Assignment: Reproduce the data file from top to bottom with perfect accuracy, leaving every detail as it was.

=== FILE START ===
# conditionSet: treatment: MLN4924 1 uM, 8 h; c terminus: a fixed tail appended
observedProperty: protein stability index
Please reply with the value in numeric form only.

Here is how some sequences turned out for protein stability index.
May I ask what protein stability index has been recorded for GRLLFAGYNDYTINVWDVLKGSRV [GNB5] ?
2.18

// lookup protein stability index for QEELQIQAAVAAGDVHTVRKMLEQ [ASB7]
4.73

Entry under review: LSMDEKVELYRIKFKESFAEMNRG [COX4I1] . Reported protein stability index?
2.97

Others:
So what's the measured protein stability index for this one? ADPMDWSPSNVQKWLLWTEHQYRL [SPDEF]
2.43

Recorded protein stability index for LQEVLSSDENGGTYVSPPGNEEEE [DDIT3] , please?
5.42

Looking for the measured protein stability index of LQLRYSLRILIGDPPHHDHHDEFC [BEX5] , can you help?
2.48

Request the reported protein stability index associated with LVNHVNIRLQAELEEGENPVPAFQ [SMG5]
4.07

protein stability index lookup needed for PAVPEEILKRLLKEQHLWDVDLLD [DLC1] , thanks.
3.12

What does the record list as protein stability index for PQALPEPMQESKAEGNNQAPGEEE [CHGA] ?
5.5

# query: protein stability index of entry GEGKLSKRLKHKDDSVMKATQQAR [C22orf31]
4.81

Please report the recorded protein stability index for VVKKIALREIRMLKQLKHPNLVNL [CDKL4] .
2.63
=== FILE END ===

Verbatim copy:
# conditionSet: treatment: MLN4924 1 uM, 8 h; c terminus: a fixed tail appended
observedProperty: protein stability index
Please reply with the value in numeric form only.

Here is how some sequences turned out for protein stability index.
May I ask what protein stability index has been recorded for GRLLFAGYNDYTINVWDVLKGSRV [GNB5] ?
2.18

// lookup protein stability index for QEELQIQAAVAAGDVHTVRKMLEQ [ASB7]
4.73

Entry under review: LSMDEKVELYRIKFKESFAEMNRG [COX4I1] . Reported protein stability index?
2.97

Others:
So what's the measured protein stability index for this one? ADPMDWSPSNVQKWLLWTEHQYRL [SPDEF]
2.43

Recorded protein stability index for LQEVLSSDENGGTYVSPPGNEEEE [DDIT3] , please?
5.42

Looking for the measured protein stability index of LQLRYSLRILIGDPPHHDHHDEFC [BEX5] , can you help?
2.48

Request the reported protein stability index associated with LVNHVNIRLQAELEEGENPVPAFQ [SMG5]
4.07

protein stability index lookup needed for PAVPEEILKRLLKEQHLWDVDLLD [DLC1] , thanks.
3.12

What does the record list as protein stability index for PQALPEPMQESKAEGNNQAPGEEE [CHGA] ?
5.5

# query: protein stability index of entry GEGKLSKRLKHKDDSVMKATQQAR [C22orf31]
4.81

Please report the recorded protein stability index for VVKKIALREIRMLKQLKHPNLVNL [CDKL4] .
2.63